Nayuka Gorrie: I Want A Treaty

NAYUKA GORRIE, AUTHOR: My name is Nayuka. I'm a Gunai/Kurnai, Gunditjmara, Wiradjuri and Yorta Yorta woman.

What do Andrew Bolt, Cory Bernardi and I have in common? We all don't support constitutional recognition.

My reasons, however, are very different from theirs. I really believed in it, probably for the same reasons you might. Racism sucks and shouldn't be in the Constitution. Certain clauses stink and need to go. And surely it doesn't hurt to mention some truth in this old document.

Right now, I just want to yell: "F**k your recognition." I know you think it's the right thing to do, but I don't want it and we don't need it.

I want a treaty.

A treaty forces you to see me as an equal with a separate identity, history and culture that has existed for tens of thousands of years. Recognition forces me to ask to be seen by you in a colonial system that I don't want to legitimise.

F**k that.

Imagine for a moment: you're living in this sick share house. You have rules, you have food and you all pay rent on time. Then suddenly, some random starts rocking up and uses your s**t and your utilities. After 228 years you're like, "Hey, bro, can we talk about that time you moved in and didn't ask?"

DUPLICATE OF NAYUKA GORRIE (as 'housemate'): Hey, I made this joint better. You should thank me for squatting.

NAYUKA GORRIE: They've made themselves so comfortable that your only real choice is to ask them to sign onto the lease. "We were here first," you say. "Pay the bond. You keep putting holes in our pristine walls."

But instead, this housemate says they will recognise you and they will ask all their friends which way would be the best way to do it. All you want is this housemate on the lease.

This is what the Government have done: pulling together a crew to explore different constitutional recognition models, largely made up of old white men. Many of the consultation panels held by these experts were invitation only, excluding voices of the broader black community.

(Footage of Yothu Yindi performing 'Treaty')

MANDAWUY YUNUPINGU (sings): Treaty, yeah / Treaty now...

NAYUKA GORRIE: Treaties are legal mechanisms between two parties that recognise one another's sovereignty. Like any negotiation, some people get stuff and some people lose stuff.

So far, this whole invasion meant us losing stuff, getting scraps and being told to be thankful. The thing we want recognised is our sovereignty.

We fought. We were massacred. We were subject to genocidal policies. But not once did we give up our sovereignty. Time may have gone on, but the elephant in the share-house remains and continues to grow.

Most colonised nations have treaties. In fact, Australia is the only Commonwealth country without one. They aren't perfect, but they are tangible and are a good bloody start.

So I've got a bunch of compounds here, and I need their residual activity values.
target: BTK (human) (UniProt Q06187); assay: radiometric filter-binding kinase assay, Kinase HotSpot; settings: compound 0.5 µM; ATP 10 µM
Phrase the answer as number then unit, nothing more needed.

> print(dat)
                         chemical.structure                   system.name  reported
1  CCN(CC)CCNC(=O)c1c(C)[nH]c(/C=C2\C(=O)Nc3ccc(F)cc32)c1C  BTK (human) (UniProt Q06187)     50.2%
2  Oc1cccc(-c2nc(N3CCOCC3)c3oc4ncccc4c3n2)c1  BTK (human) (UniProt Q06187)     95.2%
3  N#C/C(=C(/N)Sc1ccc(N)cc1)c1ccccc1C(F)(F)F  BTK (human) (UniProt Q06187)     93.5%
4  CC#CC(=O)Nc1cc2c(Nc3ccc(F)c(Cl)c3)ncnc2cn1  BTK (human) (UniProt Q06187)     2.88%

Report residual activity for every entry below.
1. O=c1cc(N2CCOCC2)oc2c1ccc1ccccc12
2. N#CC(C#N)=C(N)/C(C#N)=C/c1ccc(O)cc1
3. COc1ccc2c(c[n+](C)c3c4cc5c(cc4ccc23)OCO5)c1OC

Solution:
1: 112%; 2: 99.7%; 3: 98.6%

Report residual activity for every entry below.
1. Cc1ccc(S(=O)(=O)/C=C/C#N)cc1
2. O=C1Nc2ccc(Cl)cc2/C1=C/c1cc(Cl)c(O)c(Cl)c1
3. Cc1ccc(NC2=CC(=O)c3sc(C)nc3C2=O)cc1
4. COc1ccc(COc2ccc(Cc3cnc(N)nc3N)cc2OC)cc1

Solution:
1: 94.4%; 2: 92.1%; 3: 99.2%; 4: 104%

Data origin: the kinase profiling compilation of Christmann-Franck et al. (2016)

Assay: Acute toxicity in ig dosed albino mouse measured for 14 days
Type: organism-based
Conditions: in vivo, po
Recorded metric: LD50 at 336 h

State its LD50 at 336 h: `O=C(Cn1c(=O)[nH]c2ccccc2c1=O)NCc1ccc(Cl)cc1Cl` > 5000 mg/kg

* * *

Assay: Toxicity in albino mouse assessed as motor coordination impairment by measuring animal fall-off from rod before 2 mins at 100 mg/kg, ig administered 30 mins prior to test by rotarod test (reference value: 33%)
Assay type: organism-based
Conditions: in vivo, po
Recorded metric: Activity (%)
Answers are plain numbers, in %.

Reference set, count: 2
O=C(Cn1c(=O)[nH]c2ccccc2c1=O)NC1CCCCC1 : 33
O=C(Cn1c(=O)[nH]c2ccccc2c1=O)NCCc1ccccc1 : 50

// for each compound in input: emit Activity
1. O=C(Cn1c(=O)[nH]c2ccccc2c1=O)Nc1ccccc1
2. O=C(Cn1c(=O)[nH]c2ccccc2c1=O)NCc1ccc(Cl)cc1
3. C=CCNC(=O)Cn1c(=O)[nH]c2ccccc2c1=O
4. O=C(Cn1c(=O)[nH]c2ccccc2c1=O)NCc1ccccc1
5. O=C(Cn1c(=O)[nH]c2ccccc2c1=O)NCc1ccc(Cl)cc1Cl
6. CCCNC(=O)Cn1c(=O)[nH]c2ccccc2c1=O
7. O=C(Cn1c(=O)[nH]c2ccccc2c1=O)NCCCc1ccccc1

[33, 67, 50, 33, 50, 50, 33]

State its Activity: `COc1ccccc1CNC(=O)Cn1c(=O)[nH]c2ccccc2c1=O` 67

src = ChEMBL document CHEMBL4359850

Another concern I have is that constitutional recognition is entirely symbolic. Symbolism does matter, but it needs to be coupled with something real and tangible.

Take, for example, the 2008 apology.

KEVIN RUDD, PRIME MINISTER 2007-2010, 2013 (13 Feb. 2008): As Prime Minister of Australia, I am sorry.

NAYUKA GORRIE: Kevin Rudd's words don't mean much to me when we have more black kids than ever being taken from their homes.

This is a fluff piece for white people to feel good about themselves without any implications for the real world, which is why it's appealing.

It is the legal equivalent of sharing that dumb Kony video: nice, misguided and does f**k-all.

JASON RUSSELL, INVISIBLE CHILDREN (Kony 2012 campaign video): For 26 years, Kony has been kidnapping children into his rebel group, the LRA.

NAYUKA GORRIE: I'm just one of over 500,000 black people in Australia. There are a few blackfellas who want recognition and a few that don't - and I don't pretend to represent anyone but myself.

But together, we make up less than three per cent of the Australian population. Even if every single black Australian voted against constitutional recognition, we still wouldn't have the numbers to outvote the rest of the country, who are being told: "Vote 'yes'."

Let's try another metaphor. Say you're in an auditorium with a bunch of other people: 97 of them, to be exact. There are three spare seats up the front that you and your two friends want, but every single person has to vote to decide if you get them.

"Can't we just take the three up the front?," you ask. "Hey, the front is rad but you can't just decide where you sit," the reply comes. "We all get a say, you fascist."

This is where we really are.

Black Australia has been in the room the entire time. We were there first, but where we get to sit is still being decided by people who aren't us.

Democracy is tops, but I can't see any point in any political action that disempowers people in the process without any meaningful outcomes. What would be even more tops - and I'm sure at least a couple of you would be thinking this - is to maybe just ask us what we want to do and where we want to sit.

Right now, black people across the country are mobilising the push for a treaty. And right now, I ask that you back them.